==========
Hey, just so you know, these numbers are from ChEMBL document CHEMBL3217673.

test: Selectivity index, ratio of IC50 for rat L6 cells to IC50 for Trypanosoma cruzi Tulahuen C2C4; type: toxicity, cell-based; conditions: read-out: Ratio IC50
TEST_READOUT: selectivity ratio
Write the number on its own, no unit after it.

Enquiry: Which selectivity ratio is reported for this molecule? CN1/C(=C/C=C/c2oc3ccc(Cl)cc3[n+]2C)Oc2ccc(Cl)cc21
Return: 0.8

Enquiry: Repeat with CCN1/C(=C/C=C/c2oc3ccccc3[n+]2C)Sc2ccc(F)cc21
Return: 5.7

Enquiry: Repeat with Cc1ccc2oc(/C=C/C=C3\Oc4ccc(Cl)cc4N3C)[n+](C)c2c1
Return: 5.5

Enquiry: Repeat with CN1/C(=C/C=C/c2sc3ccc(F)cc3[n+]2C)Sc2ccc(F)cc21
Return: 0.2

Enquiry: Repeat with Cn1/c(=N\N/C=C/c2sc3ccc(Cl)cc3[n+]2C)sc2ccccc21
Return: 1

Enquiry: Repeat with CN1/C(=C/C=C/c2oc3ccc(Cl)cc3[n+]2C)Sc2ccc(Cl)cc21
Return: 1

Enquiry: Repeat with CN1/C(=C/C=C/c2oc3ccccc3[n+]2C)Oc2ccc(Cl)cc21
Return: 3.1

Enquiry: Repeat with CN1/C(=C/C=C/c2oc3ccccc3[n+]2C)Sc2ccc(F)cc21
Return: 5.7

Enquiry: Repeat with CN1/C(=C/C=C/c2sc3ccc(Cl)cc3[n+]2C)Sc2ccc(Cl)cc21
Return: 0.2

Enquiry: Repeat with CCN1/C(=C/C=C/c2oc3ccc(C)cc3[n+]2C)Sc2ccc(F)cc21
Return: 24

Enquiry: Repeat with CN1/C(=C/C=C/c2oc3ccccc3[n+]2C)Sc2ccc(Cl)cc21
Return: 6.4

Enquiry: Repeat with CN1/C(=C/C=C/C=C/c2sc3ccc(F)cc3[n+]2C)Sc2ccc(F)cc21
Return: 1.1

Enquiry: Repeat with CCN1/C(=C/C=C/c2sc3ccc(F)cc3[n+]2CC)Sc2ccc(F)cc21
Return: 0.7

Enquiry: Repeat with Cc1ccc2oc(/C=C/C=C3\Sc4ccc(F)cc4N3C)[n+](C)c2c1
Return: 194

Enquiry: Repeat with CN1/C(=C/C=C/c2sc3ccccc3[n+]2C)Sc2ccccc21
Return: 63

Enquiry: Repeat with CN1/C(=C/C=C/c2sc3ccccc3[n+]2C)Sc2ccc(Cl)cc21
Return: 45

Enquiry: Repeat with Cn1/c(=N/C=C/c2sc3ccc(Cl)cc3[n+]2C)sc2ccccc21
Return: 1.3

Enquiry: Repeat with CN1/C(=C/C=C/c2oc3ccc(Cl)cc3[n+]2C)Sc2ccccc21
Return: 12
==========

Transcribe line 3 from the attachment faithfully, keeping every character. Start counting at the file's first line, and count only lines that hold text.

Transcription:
TEST_READOUT: selectivity ratio